50 Years Ago Today-‘The Menagerie’ (GALLERY)

Hey Kids,

Today is a special anniversary!  It was 50 years ago today, November 17, 1966, that Star Trek aired the first part of it’s only 2-part episode, The Menagerie, on NBC. 

The episode  conveniently helped keep production costs down by recycling Star Trek’s original pilot The Cage into a new story about Spock’s loyalty to his first captain, Christopher Pike. Pretty clever, actually, and aren’t we grateful for it! Gene didn’t want the pilot to be forgotten, and by making it the center of a new episode, it built up the canon of the original series.

But even more importantly, it offered first insights into Mr. Spock’s past, and revealed his devotion to his first captain, now seriously paralyzed, and willingness to risk court martial and even death to give his captain a better life.  It also gave us our first inklings into just how human this logical, stoic Vulcan could be. I’ll discuss more about it in a future post. But for now, I really loved this episode.   A shame there were not more two-parters made.

Do you have a favorite moment?  Here’s some images from the classic episodes – with my silly captions, of course! (Hmm, maybe I should turn this into a full fledged comic…)  But if you haven’t seen it, get thee to thy nearest streaming site! (Netflix, Amazon, etc)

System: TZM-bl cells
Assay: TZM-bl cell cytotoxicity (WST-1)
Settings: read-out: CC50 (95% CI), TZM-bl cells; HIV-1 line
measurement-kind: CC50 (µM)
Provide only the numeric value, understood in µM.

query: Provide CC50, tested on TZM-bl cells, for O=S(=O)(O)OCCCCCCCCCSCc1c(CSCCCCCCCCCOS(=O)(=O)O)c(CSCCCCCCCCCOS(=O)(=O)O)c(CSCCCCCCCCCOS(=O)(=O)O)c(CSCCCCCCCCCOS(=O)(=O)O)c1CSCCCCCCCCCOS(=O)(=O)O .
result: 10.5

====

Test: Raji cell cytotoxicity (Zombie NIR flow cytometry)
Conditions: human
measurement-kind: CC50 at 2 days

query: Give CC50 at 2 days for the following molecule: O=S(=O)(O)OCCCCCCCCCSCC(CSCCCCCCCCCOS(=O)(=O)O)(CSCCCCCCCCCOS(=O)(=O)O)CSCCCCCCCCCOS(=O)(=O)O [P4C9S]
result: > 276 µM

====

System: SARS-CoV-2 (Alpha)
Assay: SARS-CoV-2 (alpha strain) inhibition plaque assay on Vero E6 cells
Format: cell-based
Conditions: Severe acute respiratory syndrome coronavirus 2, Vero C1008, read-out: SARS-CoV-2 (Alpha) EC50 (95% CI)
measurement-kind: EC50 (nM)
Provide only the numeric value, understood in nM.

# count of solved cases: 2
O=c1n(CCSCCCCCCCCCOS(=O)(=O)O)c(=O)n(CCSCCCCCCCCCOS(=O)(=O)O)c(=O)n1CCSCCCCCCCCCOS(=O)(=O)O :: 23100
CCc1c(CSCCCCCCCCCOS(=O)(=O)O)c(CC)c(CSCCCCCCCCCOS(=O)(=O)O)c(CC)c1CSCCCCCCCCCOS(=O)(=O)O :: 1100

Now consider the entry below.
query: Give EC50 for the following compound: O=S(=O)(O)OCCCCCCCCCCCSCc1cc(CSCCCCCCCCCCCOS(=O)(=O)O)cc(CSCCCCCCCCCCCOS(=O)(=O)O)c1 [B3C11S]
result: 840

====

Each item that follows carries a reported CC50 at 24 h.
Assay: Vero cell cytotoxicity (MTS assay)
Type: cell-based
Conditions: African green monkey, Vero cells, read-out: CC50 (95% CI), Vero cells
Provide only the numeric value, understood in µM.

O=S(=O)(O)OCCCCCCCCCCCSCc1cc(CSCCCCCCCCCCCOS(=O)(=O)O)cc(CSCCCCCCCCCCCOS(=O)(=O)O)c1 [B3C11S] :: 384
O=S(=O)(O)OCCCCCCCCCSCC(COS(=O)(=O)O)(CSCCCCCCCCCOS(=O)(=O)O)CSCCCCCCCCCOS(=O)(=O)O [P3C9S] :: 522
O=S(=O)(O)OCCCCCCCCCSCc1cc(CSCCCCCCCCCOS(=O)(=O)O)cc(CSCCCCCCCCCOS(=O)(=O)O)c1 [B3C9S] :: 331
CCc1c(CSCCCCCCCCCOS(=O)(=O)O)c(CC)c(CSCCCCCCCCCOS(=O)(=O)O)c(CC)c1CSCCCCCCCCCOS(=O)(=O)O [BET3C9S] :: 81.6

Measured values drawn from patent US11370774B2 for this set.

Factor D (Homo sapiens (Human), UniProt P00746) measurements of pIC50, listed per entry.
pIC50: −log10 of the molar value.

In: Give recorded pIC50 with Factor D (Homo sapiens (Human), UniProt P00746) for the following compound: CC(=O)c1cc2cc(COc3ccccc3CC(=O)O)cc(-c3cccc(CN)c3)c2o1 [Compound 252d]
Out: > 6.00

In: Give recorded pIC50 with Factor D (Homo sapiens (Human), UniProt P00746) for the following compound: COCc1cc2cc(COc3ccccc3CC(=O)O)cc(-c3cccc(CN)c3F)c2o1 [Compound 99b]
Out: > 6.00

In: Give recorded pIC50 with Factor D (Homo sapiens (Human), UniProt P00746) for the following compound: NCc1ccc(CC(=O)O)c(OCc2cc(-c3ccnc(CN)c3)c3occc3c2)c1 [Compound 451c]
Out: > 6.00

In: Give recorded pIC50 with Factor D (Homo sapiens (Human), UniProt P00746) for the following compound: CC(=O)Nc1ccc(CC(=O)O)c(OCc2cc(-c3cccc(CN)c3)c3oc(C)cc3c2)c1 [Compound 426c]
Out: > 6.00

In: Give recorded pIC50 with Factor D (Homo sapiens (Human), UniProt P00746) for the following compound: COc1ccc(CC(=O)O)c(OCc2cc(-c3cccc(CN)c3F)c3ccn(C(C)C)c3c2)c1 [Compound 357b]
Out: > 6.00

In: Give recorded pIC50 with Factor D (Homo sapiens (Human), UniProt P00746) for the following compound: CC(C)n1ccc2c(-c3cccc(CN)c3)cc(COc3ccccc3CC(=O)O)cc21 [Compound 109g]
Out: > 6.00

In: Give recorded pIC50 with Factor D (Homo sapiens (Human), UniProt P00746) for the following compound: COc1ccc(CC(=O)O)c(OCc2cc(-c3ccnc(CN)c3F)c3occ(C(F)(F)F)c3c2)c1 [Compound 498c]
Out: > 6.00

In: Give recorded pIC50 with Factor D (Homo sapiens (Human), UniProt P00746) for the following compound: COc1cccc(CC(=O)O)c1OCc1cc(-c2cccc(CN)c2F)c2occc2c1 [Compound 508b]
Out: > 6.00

Fun fact: Did you know that ‘The Menagerie’ and ‘Court Martial’ were filmed back-to-back? Maybe they had narrow window for dress uniform rentals! 😉

14 thoughts on “50 Years Ago Today-‘The Menagerie’ (GALLERY)

  1. I enjoyed your story very much, Therese, with its A plotline and B plotline, which merge in the end, its conflict, and its emotional turmoil. And it provokes thought by touching on the issue of collectibles– our addiction to them and the steep costs we end up paying for them. A haunting story, Therese. I will take it to heart and steer clear of the Shopkins.

  2. I love “The Menagerie,” partly because it’s just a good story, but mostly because it displays Spock’s astonishing nobility. In spite of the fact that he thinks he’s “been completely logical about the whole affair,” what he’s actually been is altruistic and selfless.

    I love Spock’s dry wit, his magnificent mind, and his beautiful exterior, but I love his goodness most of all.

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